Workload, sometimes has to do with simply setting boundaries in the workplace. Learn to say no; learn how to prioritize; learn to turn the switch off when you leave work.
It's all well in good and we have all went that extra mile for our jobs, or to push ourselves to meet a changing deadline, however the bottom line is you have to know how, and when to check yourself. There has to be a balancing system in place, between work, home, hobbies, etc. If not, you're asking for trouble.
The American Psychological Association discusses this very thing, "establishing boundaries". It's easier then ever to be available 24/7 these days because of the digital media platform(s). However, they recommended doing things (or not doing things) like checking your email at home, or not answering the phone during dinner. Sometimes simple changes, equal bigger and better outcomes.
Take a vacation or 2 a year if your have them, don't let your time go to waste, you've earned that time for a reason, from your consistent hard work! This is your time to "recharge your systems".
Think about your own health!
You know yourself best, if you think you're over-extending yourself, you probably are. Trust your instincts.
Don't forget you can always talk to someone as well, support groups exist. Oftentimes when we find people of similar personalities, career paths, or maybe even similar stresses, we can relate better and help one another through situations. Use your resources!
6. Keep Your Workplace Tidy
More evidence based research, right? Right! Studies have concluded that people with cleaner houses are "healthier" then people with messy houses.
Another study found that women with higher stress at home (feeling that there home was "cluttered" or full of "unfinished projects") had increased depressed mood over the course of a day, as well as higher cortisol levels.
The point is, less clutter leads to more efficiently and effectively getting things completed and feeling less anxious, overwhelmed and "stressed-out".
A messy workspace can contribute to your stress in a negative way. Unorganized cubicles or desks lead to a lack of productivity and slow down workflow. Oftentimes this occurs do to a surplus amount of stimuli in the visual fields. Multiple stimuli in a given visual field at the same time, actually compete for representation, according to one study.
7. Walk A Little
Another way to beat stress at work is with a little exercise. A little bit of movement at work may just be able to go a long way! Not only are you burning extra calories, it may just lead to a more productive day on the job.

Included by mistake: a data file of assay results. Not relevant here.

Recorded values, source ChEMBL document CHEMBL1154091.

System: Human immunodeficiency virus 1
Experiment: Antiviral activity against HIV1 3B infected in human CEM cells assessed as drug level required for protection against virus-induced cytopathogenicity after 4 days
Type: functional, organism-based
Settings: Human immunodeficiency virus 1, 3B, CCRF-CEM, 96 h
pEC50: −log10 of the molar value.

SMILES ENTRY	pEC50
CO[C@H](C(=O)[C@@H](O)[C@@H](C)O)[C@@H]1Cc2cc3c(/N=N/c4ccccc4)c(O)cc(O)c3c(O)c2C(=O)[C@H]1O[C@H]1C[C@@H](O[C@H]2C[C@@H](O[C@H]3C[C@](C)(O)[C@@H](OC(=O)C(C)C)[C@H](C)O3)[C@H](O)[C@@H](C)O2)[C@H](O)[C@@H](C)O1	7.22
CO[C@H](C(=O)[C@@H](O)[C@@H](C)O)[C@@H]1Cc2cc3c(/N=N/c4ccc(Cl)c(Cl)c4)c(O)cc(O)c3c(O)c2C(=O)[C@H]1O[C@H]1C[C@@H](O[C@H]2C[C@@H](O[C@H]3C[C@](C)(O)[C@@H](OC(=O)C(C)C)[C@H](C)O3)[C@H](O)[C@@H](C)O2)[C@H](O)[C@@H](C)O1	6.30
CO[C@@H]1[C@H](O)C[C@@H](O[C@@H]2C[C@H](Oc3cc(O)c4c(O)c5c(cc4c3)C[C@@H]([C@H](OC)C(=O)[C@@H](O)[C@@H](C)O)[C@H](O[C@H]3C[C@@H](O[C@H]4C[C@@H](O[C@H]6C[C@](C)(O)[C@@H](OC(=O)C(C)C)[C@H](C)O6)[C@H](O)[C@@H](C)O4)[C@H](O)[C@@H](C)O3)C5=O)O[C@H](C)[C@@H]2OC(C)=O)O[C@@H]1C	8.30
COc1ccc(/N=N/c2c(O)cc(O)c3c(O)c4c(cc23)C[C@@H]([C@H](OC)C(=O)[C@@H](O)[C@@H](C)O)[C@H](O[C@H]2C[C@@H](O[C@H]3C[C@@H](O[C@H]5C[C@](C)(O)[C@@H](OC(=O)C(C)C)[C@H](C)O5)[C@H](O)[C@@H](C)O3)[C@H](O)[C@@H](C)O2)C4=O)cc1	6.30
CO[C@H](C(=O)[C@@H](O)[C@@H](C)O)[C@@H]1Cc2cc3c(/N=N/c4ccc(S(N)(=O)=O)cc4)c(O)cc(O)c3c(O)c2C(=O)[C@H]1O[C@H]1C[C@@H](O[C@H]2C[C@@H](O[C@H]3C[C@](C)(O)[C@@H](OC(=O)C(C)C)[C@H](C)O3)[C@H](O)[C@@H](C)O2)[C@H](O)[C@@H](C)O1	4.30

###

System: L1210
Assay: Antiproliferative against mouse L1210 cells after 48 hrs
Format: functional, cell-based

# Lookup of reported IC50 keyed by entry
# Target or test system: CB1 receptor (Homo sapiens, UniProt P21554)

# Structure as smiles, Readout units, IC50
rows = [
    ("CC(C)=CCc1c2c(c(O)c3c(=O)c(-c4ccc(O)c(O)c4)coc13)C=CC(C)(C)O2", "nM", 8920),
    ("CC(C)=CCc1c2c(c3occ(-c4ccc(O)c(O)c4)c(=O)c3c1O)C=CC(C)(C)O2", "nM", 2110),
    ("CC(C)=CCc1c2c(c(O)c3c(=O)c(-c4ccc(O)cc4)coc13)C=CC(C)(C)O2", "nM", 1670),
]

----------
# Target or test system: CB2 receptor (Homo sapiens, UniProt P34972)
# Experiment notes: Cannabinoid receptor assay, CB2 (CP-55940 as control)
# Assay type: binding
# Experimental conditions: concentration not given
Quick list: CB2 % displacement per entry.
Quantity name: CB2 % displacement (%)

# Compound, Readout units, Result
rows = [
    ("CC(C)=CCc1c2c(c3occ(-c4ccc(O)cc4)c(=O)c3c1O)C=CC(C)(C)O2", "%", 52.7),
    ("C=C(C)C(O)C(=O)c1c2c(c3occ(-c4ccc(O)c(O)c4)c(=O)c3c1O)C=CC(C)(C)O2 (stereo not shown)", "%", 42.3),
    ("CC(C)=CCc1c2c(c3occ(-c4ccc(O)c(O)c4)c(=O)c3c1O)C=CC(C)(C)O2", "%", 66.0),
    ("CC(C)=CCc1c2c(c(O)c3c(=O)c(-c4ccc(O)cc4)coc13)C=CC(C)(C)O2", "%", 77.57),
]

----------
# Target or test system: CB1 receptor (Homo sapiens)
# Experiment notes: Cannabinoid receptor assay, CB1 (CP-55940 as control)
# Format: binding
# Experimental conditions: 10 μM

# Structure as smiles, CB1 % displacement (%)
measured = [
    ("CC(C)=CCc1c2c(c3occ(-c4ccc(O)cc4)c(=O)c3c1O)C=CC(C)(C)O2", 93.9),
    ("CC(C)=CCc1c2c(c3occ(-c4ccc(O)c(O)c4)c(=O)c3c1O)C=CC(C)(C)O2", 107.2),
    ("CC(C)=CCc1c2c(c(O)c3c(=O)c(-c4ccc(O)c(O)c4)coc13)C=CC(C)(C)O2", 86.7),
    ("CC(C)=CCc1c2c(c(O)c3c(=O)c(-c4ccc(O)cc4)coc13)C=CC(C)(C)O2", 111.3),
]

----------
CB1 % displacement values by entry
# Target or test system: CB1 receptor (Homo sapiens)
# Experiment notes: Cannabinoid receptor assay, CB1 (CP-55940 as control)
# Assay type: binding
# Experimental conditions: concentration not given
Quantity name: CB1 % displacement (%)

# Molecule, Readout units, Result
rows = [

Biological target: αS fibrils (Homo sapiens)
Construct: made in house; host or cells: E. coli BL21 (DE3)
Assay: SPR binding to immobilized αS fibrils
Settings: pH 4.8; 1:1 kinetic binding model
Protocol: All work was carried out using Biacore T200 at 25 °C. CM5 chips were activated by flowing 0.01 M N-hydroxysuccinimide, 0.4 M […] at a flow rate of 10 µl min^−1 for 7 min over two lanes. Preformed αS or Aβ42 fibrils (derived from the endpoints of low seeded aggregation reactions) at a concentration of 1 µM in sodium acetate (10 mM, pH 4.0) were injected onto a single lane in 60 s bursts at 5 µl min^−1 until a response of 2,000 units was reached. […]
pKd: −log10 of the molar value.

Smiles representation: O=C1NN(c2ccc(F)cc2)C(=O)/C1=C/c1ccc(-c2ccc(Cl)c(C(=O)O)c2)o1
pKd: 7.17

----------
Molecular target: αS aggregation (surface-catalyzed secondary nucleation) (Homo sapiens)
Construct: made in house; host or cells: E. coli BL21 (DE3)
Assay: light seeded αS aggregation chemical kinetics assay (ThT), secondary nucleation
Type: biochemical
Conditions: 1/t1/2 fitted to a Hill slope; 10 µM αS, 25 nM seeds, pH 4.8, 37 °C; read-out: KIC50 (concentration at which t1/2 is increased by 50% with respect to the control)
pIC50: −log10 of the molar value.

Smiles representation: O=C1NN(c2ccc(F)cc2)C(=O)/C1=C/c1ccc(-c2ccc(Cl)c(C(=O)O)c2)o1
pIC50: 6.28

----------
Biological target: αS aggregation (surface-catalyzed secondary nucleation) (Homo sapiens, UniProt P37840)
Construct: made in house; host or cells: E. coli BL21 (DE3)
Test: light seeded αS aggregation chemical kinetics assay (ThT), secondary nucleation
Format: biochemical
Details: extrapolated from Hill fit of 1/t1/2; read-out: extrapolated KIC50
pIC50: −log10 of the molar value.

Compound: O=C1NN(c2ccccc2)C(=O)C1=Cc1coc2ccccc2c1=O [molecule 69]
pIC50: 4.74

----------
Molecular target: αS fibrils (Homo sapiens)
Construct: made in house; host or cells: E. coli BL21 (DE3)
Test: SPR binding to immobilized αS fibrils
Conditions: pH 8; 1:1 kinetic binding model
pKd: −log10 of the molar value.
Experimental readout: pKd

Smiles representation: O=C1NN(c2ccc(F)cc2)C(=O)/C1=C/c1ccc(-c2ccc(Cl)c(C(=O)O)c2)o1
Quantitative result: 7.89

Some research indicates that people who exercise on work days are less stressed, more productive and even see mood improvement compared to non-exercise days. This form of exercise can be done before work or even at a lunch break.
Doing some laps around your office building or walking around your office, or even simple stretches can help release those "feel good" hormones, we all know and love.
Walking and other physical activities are a natural endorphin booster.
Related Article: The Role of Meditation for Stress Management: Everything You Need to Know!
8. Find Ways to De-stress During Your Commute
This is the final strategy we'll introduce for managing stress in the workplace. You might not see your commute as a way to de-stress, especially if you drive a busy road or highway into work. As this strategy may not be for everyone, for some it may be the perfect time to find a few moments of relaxation, before or after work.
This can be a few minutes alone for reflection or just to simply drive, listening to your favorite audiobook, podcasts, music or enjoying nature and the present moment. For some, it may be a time for tension, but it can certainly be a time for non-tension as well.
If you are not into listening to content,
then try doing some breathing exercises, or maybe an aromatherapy car diffuser with your favorite scents. A commute is a great place to hone in
on these skills, especially if you get stuck in traffic.
Try a meditation app. There are now a wide variety of meditation apps to choose from, both free and paid. They offer audio clips of guided meditation and a lot of other useful information.
Related Article: A Stress Diary: The Benefits of Journaling for Stress Management
Whatever you do, just like managing stress in your home life, managing it at work is also hugely important. Figure out strategies that work for you and practice them. If the first thing is not working, try something new or different.
Thanks for reading, and thanks for stopping by! Please share your experiences on ways you deal with workplace stress in the comments section of our blog.